Here is an article written by a great friend of Father Rufus, who was known to many as 'Father Popong', Gaudencio Cardinal Rosales, Archbishop Emeritus of Manila, published in Misyon in August-September 2006. I've made some minor changes in the text.

A young Bishop Rosales, seated, second from left, with Fr Bernard Jagueneau of the Little Brothers of Jesus. Far left, another close friend of Father Rufus


By Gaudencio B. Cardinal Rosales

The author, after ten years as Archbishop of Lipa, his native diocese, was appointed Archbishop of Manila by Pope John Paul II on 15 September 2003 and created cardinal by Pope Benedict XVI on 24 March 2006.

I first met Father Rufus Halley in the mid-1970s when I was appointed auxiliary bishop in Manila with responsibility for Rizal Province, the area that became the Diocese of Antipolo in 1983. The Columbans had been working in parishes there since before the War. Father Rufus was in Jalajala at the time. Father Feliciano Manalili, a diocesan priest, introduced me to him. Father Manalili is now a Trappist monk in Mepkin Abbey, South Carolina, USA, where he is prior.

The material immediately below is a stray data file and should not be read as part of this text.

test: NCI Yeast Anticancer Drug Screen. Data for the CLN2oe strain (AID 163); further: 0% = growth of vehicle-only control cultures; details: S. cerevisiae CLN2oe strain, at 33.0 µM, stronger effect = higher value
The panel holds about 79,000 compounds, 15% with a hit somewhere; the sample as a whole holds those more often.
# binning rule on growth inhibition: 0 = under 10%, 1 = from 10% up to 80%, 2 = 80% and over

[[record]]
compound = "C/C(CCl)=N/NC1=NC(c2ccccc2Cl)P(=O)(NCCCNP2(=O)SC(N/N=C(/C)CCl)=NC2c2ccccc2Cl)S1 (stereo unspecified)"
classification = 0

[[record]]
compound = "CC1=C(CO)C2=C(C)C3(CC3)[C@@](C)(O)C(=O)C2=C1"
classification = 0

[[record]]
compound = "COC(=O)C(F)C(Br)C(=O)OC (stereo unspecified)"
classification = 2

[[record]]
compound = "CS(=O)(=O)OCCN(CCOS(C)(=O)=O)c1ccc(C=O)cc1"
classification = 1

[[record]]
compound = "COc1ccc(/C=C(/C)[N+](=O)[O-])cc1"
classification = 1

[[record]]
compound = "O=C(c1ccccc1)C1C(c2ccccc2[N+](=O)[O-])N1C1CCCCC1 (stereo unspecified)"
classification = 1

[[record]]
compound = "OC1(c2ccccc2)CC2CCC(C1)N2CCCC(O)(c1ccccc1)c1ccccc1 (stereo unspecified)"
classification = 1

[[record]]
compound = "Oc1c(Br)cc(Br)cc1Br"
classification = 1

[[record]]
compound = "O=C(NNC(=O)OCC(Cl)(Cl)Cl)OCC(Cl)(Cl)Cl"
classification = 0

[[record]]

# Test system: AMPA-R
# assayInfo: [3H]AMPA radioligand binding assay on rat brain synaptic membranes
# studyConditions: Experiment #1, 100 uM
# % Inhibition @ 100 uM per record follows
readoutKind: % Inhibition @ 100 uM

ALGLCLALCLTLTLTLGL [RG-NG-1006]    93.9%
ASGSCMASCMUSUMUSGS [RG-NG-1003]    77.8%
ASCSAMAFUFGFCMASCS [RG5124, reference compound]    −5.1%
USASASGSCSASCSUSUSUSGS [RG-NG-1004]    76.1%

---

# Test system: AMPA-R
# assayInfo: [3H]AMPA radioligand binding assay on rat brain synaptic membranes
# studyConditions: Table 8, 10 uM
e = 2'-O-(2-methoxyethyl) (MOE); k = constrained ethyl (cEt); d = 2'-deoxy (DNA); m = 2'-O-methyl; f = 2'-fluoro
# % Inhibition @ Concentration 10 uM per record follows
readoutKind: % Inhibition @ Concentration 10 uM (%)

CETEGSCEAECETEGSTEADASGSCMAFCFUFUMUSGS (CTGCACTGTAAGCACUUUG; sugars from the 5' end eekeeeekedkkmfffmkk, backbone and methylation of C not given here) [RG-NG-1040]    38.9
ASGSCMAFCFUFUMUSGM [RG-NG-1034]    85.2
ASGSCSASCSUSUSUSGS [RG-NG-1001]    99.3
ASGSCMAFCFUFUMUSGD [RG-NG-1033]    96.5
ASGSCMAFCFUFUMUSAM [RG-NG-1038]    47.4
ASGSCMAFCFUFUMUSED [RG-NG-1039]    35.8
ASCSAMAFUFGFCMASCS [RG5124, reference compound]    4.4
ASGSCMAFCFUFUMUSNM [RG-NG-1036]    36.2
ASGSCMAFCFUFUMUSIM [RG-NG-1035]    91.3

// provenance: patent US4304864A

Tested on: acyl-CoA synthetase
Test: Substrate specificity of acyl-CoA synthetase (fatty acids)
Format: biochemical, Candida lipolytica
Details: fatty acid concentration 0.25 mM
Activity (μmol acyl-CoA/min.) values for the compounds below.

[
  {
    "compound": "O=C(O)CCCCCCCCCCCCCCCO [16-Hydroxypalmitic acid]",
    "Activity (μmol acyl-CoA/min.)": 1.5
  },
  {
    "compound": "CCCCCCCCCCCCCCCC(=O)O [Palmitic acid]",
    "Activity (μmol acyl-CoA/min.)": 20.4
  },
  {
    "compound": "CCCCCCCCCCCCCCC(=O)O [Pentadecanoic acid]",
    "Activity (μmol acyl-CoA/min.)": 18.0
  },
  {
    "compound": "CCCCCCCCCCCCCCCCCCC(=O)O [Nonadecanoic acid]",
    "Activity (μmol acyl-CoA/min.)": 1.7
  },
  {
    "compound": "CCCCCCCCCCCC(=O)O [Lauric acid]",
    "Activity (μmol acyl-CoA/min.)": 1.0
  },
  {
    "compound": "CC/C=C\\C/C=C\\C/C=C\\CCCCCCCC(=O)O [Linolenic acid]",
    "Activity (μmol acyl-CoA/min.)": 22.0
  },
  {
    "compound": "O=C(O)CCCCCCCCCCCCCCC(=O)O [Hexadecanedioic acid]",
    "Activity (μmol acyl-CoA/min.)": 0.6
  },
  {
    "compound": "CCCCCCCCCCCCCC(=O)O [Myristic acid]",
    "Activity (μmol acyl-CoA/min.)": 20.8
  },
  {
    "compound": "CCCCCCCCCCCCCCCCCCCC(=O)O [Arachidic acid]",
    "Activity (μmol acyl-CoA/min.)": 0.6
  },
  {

New friend

At first I knew Father Rufus in a formal way, as one of the parish priests under my jurisdiction. But I gradually began to know this man with an open personality and a wonderful sense of humor as a person. On one occasion he invited me to a barrio in his parish that was 45 minutes by boat from the centro. He had forewarned me that this would be a different kind of pastoral visit. We set off in the afternoon. The house where we stayed was on a duck farm and some of the birds were waddling around the house. There was no electricity. After dinner we walked around the village. I saw the people at their usual occupations that included drinking and gambling games such as bingo. Father Rufus introduced me as ‘my friend from Manila,’ which wasn’t untrue, as we were in the Archdiocese of Manila.